Tension hangs heavy over the Delta. Government forces control the creeks in gunboats. Gunfire crackles overhead. At the first camp we visit we get a hostile reception. The white man isn't welcome here. At "Camp Angola 3"
we meet Ateke Tom, a militia leader who draws young men to the fight with the promise of alcohol, cigarettes and a square meal. "I save people. That's why they call me Godfather"
he claims. A one-time paid government thug, he cuts a brooding figure. Anger seethes just below the surface. Militia in tracksuit tops clean their weapons. Fights break out between them.
Chima found a father figure in Ateke Tom after his own father walked out. He and others sit guard at the camp's edge to stop those who "don't like it here"
trying to leave. But after falling asleep at their post they are whipped. Sobbing in the dirt, there is little honour left. The militia life is a lonely one, in which young men from different tribes are united only by anger. "I have no friends here"
Poverty is at the heart of this struggle. Cruising through the Delta, rainbows play on the surface of the oil-slicked water, as children in underpants run barefoot through dilapidated villages. Most people in this region of Nigeria, the eighth largest oil producer in the world, live on less than $1 a day. There are no good roads, good schools or good hospitals. When 23 year old Mama goes into labour, complications arise and the panic becomes deafening. Finally the plaintive cry of the baby wailing reminds us how tenuous life is here.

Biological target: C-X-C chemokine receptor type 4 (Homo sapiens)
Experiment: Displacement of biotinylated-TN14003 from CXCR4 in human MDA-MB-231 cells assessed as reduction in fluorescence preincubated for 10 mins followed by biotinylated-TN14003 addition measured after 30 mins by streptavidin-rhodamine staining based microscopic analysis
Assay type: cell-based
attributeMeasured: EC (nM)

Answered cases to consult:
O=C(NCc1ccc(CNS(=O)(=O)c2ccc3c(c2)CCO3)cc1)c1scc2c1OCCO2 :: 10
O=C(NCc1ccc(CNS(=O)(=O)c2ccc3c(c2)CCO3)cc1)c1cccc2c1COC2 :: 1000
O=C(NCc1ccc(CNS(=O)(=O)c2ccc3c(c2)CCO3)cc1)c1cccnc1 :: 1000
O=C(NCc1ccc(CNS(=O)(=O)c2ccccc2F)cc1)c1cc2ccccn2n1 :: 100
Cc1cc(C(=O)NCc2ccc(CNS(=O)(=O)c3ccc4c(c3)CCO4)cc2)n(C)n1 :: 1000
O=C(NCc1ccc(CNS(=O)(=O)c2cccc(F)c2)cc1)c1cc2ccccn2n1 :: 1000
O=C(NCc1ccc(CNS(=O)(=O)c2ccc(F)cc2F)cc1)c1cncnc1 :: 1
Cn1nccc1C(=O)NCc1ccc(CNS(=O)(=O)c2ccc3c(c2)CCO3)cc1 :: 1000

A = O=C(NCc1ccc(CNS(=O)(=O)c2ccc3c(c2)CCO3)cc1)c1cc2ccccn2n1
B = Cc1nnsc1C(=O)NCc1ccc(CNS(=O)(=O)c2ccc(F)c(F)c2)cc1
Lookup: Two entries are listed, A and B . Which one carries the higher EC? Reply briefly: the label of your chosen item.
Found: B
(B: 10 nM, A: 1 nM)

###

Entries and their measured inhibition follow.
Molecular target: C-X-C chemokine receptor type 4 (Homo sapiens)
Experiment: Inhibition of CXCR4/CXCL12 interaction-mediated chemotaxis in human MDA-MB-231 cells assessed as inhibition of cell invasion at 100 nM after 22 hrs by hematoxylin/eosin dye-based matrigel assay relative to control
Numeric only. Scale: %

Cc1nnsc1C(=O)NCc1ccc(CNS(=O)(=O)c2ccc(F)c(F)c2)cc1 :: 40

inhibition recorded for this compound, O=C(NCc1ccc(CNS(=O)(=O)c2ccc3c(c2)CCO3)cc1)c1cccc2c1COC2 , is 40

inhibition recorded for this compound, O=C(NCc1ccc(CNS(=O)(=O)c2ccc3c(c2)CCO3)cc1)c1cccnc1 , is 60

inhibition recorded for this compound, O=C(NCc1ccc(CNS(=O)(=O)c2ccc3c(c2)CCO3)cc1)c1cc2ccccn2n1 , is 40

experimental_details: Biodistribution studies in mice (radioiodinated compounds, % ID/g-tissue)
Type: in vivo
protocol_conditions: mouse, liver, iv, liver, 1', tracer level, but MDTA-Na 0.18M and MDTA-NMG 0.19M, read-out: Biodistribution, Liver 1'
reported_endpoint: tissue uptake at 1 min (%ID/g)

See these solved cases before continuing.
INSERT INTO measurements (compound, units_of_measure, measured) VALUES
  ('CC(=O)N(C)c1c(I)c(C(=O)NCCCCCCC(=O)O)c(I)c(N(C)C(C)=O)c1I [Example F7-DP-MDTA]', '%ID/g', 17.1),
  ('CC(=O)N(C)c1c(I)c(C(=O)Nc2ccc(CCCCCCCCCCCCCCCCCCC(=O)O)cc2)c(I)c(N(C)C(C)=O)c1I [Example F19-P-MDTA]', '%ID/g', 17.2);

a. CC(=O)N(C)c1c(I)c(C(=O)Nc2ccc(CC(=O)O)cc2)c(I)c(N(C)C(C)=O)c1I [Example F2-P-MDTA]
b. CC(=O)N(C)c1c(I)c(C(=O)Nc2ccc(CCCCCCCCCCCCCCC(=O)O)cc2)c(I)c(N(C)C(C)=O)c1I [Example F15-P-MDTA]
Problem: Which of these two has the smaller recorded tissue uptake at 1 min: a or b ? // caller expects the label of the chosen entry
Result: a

By contrast the nearby Mobil natural gas plant is lit up like something from another world. We are on reconnaissance with Okoloma Ikpangi militia at night, crouching low in the speedboat. They claim "to fight for the less privileged"
but villagers here have lost faith in them. "It's a lie"
whispers one, "they are fighting for their own stomachs... If you say anything against them they will kill you"
. In nearby Bonny footage emerges of two fishermen executed for informing against the militia. Meanwhile villagers also cower in fear of army helicopter gunships. They fear the wrath of both sides.
Ateke Tom accepts a presidential amnesty with the promise of cash and development in the region. Posing for the camera before handing over a huge arsenal of weapons, the ceremony has a phoney feel, as surreal as the sight of militia men dancing in the bush in gas masks and bare feet. The amnesty sharply reduced unrest and led to a rebound in oil production, but will it last? Undoubtedly, many more weapons still remain in militia hands.
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